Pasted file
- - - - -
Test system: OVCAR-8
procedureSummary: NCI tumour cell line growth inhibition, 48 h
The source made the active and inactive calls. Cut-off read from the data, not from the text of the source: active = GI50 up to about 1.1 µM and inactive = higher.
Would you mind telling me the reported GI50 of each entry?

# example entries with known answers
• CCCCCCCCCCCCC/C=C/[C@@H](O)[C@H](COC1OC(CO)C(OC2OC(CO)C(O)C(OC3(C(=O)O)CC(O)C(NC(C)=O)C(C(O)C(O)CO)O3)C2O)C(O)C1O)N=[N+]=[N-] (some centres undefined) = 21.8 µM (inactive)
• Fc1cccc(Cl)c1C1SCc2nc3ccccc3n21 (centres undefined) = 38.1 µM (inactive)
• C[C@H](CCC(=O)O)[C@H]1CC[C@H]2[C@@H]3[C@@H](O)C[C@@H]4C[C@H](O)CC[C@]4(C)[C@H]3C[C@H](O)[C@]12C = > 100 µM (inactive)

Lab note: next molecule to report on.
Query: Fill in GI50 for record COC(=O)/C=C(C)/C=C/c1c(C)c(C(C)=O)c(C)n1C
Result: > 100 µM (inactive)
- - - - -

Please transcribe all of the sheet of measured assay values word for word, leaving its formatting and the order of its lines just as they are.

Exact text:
Test system: OVCAR-8
procedureSummary: NCI tumour cell line growth inhibition, 48 h
The source made the active and inactive calls. Cut-off read from the data, not from the text of the source: active = GI50 up to about 1.1 µM and inactive = higher.
Would you mind telling me the reported GI50 of each entry?

# example entries with known answers
• CCCCCCCCCCCCC/C=C/[C@@H](O)[C@H](COC1OC(CO)C(OC2OC(CO)C(O)C(OC3(C(=O)O)CC(O)C(NC(C)=O)C(C(O)C(O)CO)O3)C2O)C(O)C1O)N=[N+]=[N-] (some centres undefined) = 21.8 µM (inactive)
• Fc1cccc(Cl)c1C1SCc2nc3ccccc3n21 (centres undefined) = 38.1 µM (inactive)
• C[C@H](CCC(=O)O)[C@H]1CC[C@H]2[C@@H]3[C@@H](O)C[C@@H]4C[C@H](O)CC[C@]4(C)[C@H]3C[C@H](O)[C@]12C = > 100 µM (inactive)

Lab note: next molecule to report on.
Query: Fill in GI50 for record COC(=O)/C=C(C)/C=C/c1c(C)c(C(C)=O)c(C)n1C
Result: > 100 µM (inactive)